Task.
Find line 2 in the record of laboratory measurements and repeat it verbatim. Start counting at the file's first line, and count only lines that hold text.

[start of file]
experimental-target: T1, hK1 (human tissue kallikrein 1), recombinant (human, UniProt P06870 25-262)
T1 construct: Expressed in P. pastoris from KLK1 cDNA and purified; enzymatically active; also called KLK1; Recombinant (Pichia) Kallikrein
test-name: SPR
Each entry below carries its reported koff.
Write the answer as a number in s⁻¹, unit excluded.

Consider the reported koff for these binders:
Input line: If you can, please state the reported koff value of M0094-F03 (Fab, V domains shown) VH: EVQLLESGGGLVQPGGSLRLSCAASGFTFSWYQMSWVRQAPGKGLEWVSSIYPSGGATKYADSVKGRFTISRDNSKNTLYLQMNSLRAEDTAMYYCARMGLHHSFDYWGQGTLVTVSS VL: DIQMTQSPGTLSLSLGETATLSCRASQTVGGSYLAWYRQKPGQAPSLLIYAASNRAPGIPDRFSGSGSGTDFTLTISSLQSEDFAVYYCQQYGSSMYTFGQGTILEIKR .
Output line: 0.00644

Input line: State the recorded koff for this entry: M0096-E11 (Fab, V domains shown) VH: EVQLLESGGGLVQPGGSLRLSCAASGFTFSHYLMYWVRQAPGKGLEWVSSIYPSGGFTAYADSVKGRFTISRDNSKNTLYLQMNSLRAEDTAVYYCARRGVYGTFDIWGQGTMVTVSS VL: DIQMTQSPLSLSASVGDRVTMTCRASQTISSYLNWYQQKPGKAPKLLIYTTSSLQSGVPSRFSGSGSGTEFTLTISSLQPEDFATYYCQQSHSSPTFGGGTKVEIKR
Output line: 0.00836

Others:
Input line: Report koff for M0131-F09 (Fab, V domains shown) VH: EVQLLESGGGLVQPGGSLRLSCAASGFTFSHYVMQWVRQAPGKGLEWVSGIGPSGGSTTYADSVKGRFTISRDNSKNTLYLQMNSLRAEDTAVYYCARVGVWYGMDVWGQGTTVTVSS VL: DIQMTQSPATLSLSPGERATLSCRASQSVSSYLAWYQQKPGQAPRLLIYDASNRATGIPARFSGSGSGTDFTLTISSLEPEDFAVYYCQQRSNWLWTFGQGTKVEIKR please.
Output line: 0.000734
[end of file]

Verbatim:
T1 construct: Expressed in P. pastoris from KLK1 cDNA and purified; enzymatically active; also called KLK1; Recombinant (Pichia) Kallikrein